Edmonton Oilers Recall Bear While Skating for AHL’s Bakersfield Condors
It was inevitable that Ethan Bear would be dressing to play with the Edmonton Oilers sooner than expected.
The Oilers 2015 draft pick played with the Western Hockey League’s (WHL), 2017 champion Seattle Thunderbirds where he earned the honor of being named the WHL 2017 top defensive player.
The WHL is the highest level of junior hockey in Canada. The league has 22 teams spanning Western Canada and the Northwest U.S.
Drafted in the fifth round and 124th overall, the 20-year-old, 5’11” 209-pound, rookie defenceman from the Ochapowace First Nation played his first National Hockey League game as an Edmonton Oiler on March 1st.
Though the contest ended in a 4-2 loss against the Nashville Predators, Bear said suiting up as a NHL player was a dream come true.
“I love the game. It’s pretty amazing and the intensity, speed and playing with Edmonton, things could not be better,” said Bear.
The Edmonton Oilers recalled Bear from the American Hockey League (AHL), where he was playing in Southern California for Bakersfield Condors where he had 16 points (6G, 10A) and 12 penalty minutes in 34 games. The AHL is the NHL’s primary developmental league.
Bear played for Canada’s National Under-18 program twice, winning gold at the 2014 Hlinka Memorial and a bronze medal at the 2015 World U18 Men’s Hockey Championship in Switzerland.
Growing up, Bear never had a favourite team, but his favourite players were Jordin Tootoo, and Shane Webber.
“I never really had a favourite team, I just really followed hockey a lot, and played and loved the game, but I always rooted for the Canadian NHL teams, and Team Canada,” said Bear.
Bear faced the same challenges as all players who came before him when he began playing in the juniors. Among the greatest were being away from home at a young age and making the right choices.
“Making those sacrifices and learning to take care of your body, and learning to be a pro before you’re a pro,” Bear added to the list of challenges.
Bear said noticing other native players in the junior ranks was nice to see knowing Aboriginal players were a good thing for native people and their communities.
Family support is something Bear does not take for granted and knows it will be important through what he hopes will be a long NHL career.
In his first game as an Oiler, dozens of family, friends and supporters made the nine hour trip from his Saskatchewan home community and the Ochapowace First Nation.
Bear said giving back is something he strongly believes in. Each summer he runs a hockey camp back in his community – a camp for everyone.
“The hockey camp is for younger kids, and I approach it how I wanted to be taught when I was a kid,” said Bear. “It is all a part of giving back, and hope we can inspire future hockey NHL players.”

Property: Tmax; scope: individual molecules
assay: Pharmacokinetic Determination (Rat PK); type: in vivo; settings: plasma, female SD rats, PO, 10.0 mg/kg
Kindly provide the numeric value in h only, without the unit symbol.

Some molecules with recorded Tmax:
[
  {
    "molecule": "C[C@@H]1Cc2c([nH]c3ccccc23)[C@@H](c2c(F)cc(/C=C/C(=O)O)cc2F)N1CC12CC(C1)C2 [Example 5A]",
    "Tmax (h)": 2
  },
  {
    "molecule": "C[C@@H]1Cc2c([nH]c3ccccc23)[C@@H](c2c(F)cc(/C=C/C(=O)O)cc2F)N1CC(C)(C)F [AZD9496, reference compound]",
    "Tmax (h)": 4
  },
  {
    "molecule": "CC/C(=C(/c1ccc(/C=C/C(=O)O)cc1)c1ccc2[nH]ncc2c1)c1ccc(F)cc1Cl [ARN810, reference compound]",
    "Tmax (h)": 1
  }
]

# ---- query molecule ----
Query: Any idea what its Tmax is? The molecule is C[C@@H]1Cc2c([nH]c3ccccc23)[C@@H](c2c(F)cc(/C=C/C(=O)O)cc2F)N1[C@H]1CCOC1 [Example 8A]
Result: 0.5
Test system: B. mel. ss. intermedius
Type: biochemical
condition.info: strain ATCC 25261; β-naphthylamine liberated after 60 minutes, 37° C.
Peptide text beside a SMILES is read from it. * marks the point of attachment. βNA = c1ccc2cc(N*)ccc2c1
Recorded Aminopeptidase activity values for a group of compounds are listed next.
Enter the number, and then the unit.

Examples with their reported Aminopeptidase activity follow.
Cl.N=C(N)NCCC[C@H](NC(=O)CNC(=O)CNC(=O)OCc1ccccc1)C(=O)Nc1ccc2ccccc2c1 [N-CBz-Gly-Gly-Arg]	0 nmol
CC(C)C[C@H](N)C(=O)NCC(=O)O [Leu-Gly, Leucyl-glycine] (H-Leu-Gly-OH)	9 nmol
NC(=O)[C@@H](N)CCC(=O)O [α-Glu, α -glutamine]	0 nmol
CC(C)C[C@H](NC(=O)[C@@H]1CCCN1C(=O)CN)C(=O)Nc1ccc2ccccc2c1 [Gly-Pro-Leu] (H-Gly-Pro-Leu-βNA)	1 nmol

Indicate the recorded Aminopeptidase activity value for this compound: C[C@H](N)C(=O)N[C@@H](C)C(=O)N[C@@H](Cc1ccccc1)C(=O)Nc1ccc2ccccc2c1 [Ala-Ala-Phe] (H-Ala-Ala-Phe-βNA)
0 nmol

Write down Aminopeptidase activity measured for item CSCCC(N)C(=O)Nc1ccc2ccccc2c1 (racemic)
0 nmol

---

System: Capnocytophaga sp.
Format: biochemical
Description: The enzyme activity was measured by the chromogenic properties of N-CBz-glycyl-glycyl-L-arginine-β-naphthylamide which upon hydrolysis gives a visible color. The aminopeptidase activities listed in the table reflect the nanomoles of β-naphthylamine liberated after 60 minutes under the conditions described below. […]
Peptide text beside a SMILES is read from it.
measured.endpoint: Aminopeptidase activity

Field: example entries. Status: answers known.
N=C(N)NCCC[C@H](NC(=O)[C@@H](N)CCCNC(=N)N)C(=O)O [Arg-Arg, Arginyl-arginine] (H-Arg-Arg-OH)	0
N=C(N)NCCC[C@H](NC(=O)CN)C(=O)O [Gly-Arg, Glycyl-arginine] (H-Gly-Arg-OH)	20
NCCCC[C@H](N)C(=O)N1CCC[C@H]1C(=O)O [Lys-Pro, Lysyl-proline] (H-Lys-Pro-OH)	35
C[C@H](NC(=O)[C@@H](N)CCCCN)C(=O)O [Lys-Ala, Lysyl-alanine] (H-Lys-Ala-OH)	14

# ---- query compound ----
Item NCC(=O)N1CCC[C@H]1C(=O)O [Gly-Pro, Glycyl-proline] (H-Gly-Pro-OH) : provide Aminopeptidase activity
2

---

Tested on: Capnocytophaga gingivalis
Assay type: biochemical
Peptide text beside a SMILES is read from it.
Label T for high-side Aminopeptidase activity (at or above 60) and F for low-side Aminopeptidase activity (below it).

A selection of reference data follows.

Bear said he feels comfortable as the newest Edmonton Oiler. “Just getting in, moving it and getting in your groove. You start to make plays and playing faster. It’s a simple game. You play simple, move it quick,” Bear said. “Offence will come. I still have a lot to learn defensively but they’ve been patient with me so I appreciate it.”
Through eight games, Bear has two assists and has been near the 20-minute mark in three of his last four contests.
In his last few games he’s been paired with defenseman Oscar Klefbom, a partnership Bear feels is working well.
“He’s always in the right spots,” said Bear. “Everyone’s always an option for you and talking to you on the ice. That makes a big difference, knowing where all your teammates are on the ice. They’re always talking and telling you your offence, calling out plays.”
Perhaps the first aspect of Bear’s game to rise to this level of professional play has been his passing, which is something Head Coach Todd McLellan has spoken about.
His teammates are also starting to realize there’s some potential with the 20-year-old.
“Very mobile, good skater,” said fellow defenceman, Klefbom. “I like playing with him. He’s going to be a very good defenceman, Obviously, it takes a while to get into the League and know what it’s all about. I remember when I came into the League and played an easy game and built that confidence to do something good with the puck. He’s definitely off to a good start here.”
Bear is a right-shot, offensively inclined defenceman, which is something the Oilers would like to add to their special teams arsenal.
Following practice before the team hit the road for Cowtown (Calgary), a local Edmonton reporter asked Bear about his participating in Battle of Alberta against the Calgary Flames for the first time.
A big smile came across his face and Bear showed excitement over his upcoming, first-ever experience.
“It’s a very intense rivalry, so I’m looking very forward to it,” Bear said. “Everybody always wants to beat Calgary, right?”
Growing up in Ochapowace, Saskatchewan Bear watched plenty of Battle of Alberta games and has a built-in understanding of what it means when orange and blue clashes with red and yellow.
“It’s a rivalry you want to be a part of and know how to get up for,” he said. “They’re pretty intense games, so I want to go out there and play hard.”
Edmonton head coach Todd McLellan said Bear is very optimistic about getting to play in Battle of Alberta after only a few games in the league.
“He’s getting there,” said Head Coach Todd McLellan. “He’s certainly not hurting us a lot, but there are segments of his game he knows he has to work on. He’s a very fast learner, he’s willing to learn, he’s got a high IQ and he picks things up quickly, so we think he can continue to improve.”